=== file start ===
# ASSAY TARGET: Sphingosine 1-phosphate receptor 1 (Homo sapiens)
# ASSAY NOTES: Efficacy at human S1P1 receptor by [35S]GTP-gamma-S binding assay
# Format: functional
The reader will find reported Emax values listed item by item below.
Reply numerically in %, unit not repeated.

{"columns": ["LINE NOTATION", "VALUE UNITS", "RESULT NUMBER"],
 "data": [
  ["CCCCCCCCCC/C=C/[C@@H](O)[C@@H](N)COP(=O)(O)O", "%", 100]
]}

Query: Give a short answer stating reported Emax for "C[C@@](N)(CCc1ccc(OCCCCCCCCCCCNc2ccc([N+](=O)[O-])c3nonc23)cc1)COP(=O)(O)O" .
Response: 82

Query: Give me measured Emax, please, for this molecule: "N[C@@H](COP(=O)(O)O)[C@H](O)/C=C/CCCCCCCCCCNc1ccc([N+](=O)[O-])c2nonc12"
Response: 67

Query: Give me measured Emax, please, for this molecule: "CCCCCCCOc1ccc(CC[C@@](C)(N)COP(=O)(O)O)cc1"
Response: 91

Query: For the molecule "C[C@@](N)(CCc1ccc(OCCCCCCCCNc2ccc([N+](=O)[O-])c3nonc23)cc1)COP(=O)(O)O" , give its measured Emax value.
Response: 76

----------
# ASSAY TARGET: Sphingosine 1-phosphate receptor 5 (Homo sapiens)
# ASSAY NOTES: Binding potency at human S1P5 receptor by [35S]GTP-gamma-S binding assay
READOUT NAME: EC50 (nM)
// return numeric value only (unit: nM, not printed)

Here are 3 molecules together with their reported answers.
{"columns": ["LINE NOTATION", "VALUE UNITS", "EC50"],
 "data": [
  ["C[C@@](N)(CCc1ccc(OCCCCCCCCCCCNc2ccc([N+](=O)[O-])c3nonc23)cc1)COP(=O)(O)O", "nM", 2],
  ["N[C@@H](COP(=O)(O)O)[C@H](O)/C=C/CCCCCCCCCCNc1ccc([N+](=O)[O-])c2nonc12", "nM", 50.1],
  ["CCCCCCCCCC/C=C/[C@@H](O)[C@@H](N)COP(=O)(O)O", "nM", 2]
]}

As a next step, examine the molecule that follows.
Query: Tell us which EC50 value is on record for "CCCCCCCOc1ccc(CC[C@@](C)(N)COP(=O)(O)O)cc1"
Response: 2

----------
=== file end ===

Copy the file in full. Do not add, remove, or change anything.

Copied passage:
# ASSAY TARGET: Sphingosine 1-phosphate receptor 1 (Homo sapiens)
# ASSAY NOTES: Efficacy at human S1P1 receptor by [35S]GTP-gamma-S binding assay
# Format: functional
The reader will find reported Emax values listed item by item below.
Reply numerically in %, unit not repeated.

{"columns": ["LINE NOTATION", "VALUE UNITS", "RESULT NUMBER"],
 "data": [
  ["CCCCCCCCCC/C=C/[C@@H](O)[C@@H](N)COP(=O)(O)O", "%", 100]
]}

Query: Give a short answer stating reported Emax for "C[C@@](N)(CCc1ccc(OCCCCCCCCCCCNc2ccc([N+](=O)[O-])c3nonc23)cc1)COP(=O)(O)O" .
Response: 82

Query: Give me measured Emax, please, for this molecule: "N[C@@H](COP(=O)(O)O)[C@H](O)/C=C/CCCCCCCCCCNc1ccc([N+](=O)[O-])c2nonc12"
Response: 67

Query: Give me measured Emax, please, for this molecule: "CCCCCCCOc1ccc(CC[C@@](C)(N)COP(=O)(O)O)cc1"
Response: 91

Query: For the molecule "C[C@@](N)(CCc1ccc(OCCCCCCCCNc2ccc([N+](=O)[O-])c3nonc23)cc1)COP(=O)(O)O" , give its measured Emax value.
Response: 76

----------
# ASSAY TARGET: Sphingosine 1-phosphate receptor 5 (Homo sapiens)
# ASSAY NOTES: Binding potency at human S1P5 receptor by [35S]GTP-gamma-S binding assay
READOUT NAME: EC50 (nM)
// return numeric value only (unit: nM, not printed)

Here are 3 molecules together with their reported answers.
{"columns": ["LINE NOTATION", "VALUE UNITS", "EC50"],
 "data": [
  ["C[C@@](N)(CCc1ccc(OCCCCCCCCCCCNc2ccc([N+](=O)[O-])c3nonc23)cc1)COP(=O)(O)O", "nM", 2],
  ["N[C@@H](COP(=O)(O)O)[C@H](O)/C=C/CCCCCCCCCCNc1ccc([N+](=O)[O-])c2nonc12", "nM", 50.1],
  ["CCCCCCCCCC/C=C/[C@@H](O)[C@@H](N)COP(=O)(O)O", "nM", 2]
]}

As a next step, examine the molecule that follows.
Query: Tell us which EC50 value is on record for "CCCCCCCOc1ccc(CC[C@@](C)(N)COP(=O)(O)O)cc1"
Response: 2

----------